College: Queensborough Community College
Awards: National Science Foundation Graduate Research Fellowship, 2013
The Elements of Research
The radioactive element technetium-99 is, proverbially, a blessing and a curse. It exists in two forms. One, 99mTc , is the radionuclide most commonly used to image the body in nuclear medicine scans.
The other, 99Tc, sits in old waste tanks as a byproduct of uranium and plutonium fission from nuclear weapons manufacturing in the 1940s and1950s. Those potentially leaky storage tanks threaten to contaminate water and the food chain. With a radioactive half-life of 212,000 years, 99Tc poses a problem that won’t go away any time soon.
“I want to see whether we can reduce technetium to a pure metal form to store it more safely,” says Jasmine Hatcher (Queens College, B. A. in chemistry, 2009), who in 2013 won a $126,000, three-year National Science Foundation Graduate Research Fellowship. The NSF grant is the most prestigious award for graduate study in the science, technology, engineering and mathematics (STEM) fields. She is conducting her research at the CUNY Graduate Center.
Hatcher is uniquely positioned to take a fresh approach to solving this problem. She became interested in chemical research while studying at Queensborough Community College, where she earned an associate degree in 2006.
Associate professor Sharon Lall-Ramnarine became her mentor and arranged for her to work as her summer research assistant at Brookhaven National Laboratory from 2005 to 2007. Later, “she convinced me to go to grad school,” Hatcher says. “Any excuse or doubts, she shot down.”
She moved on to Queens College, where she studied with professor of chemistry and biochemistry Robert Engel. His laboratory has synthesized organic salts and, more recently, converted them into ionic liquids (salts that are liquid, rather than crystalline, at room temperature) and attached them to antimicrobial surfaces.
Even before she graduated, Brookhaven National Laboratory scientist James Wishart, who collaborates with Lall-Ramnarine, brought her in to work as a lab tech.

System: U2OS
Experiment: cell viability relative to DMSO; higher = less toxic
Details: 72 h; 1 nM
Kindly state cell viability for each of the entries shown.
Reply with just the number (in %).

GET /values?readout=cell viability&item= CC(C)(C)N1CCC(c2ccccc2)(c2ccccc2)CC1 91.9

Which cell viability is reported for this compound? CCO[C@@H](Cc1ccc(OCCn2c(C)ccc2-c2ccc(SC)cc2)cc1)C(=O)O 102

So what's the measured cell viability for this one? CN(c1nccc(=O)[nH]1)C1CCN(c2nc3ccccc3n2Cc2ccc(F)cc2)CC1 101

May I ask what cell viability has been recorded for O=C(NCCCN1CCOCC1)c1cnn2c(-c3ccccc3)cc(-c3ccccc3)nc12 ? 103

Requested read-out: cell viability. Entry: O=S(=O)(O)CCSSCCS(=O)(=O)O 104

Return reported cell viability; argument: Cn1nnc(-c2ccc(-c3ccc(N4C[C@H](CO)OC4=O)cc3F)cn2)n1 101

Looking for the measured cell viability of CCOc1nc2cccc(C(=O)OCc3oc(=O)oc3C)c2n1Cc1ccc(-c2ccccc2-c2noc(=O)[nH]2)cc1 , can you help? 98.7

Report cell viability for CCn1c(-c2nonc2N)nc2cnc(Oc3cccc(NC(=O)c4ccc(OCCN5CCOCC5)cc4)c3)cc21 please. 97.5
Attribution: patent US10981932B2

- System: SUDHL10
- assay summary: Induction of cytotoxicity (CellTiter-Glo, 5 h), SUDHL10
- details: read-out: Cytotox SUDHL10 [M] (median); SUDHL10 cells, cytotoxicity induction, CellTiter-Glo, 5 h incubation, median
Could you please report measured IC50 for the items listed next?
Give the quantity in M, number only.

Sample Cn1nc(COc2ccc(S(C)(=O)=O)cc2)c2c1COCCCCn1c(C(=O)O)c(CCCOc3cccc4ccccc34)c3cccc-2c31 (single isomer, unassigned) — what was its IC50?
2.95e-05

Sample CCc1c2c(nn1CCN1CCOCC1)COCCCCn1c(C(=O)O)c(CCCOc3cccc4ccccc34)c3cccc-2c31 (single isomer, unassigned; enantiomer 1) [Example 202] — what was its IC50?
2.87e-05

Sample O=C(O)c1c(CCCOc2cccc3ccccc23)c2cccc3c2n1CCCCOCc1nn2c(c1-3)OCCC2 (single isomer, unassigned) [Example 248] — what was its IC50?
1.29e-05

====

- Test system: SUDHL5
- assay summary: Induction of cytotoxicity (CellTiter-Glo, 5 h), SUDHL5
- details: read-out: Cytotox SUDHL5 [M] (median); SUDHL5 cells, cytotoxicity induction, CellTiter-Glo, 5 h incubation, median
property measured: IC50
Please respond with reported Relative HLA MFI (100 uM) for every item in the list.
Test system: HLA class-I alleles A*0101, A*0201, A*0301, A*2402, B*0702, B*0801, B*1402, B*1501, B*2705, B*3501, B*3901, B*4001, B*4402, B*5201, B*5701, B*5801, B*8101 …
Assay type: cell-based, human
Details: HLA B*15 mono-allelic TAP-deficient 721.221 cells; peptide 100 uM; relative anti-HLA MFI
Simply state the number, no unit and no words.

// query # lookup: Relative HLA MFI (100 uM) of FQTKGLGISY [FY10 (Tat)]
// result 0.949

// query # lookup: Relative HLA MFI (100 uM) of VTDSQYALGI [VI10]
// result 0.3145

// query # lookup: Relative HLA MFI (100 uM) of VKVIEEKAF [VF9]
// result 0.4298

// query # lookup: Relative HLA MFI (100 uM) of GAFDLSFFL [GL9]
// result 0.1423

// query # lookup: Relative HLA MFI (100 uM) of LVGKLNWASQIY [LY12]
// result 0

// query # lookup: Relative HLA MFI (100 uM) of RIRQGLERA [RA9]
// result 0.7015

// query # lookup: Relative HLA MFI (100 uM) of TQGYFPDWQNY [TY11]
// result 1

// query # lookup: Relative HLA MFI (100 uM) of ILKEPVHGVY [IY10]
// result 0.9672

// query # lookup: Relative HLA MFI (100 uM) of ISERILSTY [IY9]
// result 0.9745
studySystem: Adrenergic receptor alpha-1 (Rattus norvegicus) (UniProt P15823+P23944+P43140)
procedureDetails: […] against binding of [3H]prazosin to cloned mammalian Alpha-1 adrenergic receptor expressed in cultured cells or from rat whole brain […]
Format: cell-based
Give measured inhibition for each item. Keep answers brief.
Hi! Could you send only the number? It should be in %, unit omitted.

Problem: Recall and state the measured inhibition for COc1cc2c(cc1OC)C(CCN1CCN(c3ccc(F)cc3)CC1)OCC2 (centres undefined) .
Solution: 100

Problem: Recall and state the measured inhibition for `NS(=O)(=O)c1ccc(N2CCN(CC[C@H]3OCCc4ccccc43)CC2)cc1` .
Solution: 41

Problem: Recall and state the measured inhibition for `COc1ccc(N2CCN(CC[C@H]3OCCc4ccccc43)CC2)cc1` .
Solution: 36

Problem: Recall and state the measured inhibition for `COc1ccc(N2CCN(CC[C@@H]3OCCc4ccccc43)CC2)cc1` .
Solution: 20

“He hired me with the intention of sending me off to grad school, but I didn’t know that,” Hatcher says. “He knew I was going to be a scientist. It was working with him that I found what I wanted to do.”
Lall-Ramnarine’s and Wishart’s research involves designing and characterizing new types of ionic liquids, which hold potential for use in fuel cells, as lubricants and as media for radioactive waste.
During three years at Brookhaven after earning her bachelor’s degree, Hatcher became proficient in purifying ionic liquids. She worked mostly with physical and organic chemists but did a side project with a nuclear engineer and says she “saw the need for chemists who are really knowledgeable about nuclear energy and how things work.”
As a result, Wishart recommended that she pursue a doctorate under Hunter professor Lynn Francesconi, whose research focuses on technetium.
“She has an interest in ionic liquids, which I’m proficient at making, and it was all downhill from there,” Hatcher jokes.
As a first-year student, Hatcher is rotating through laboratories to get a broader frame of reference for her doctoral research. In the spring, for example, she again worked with Engel, this time on electrochemistry of ruthenium and platinum compounds.
But this summer, she gets to start work on her own project. “I can’t wait,” she says.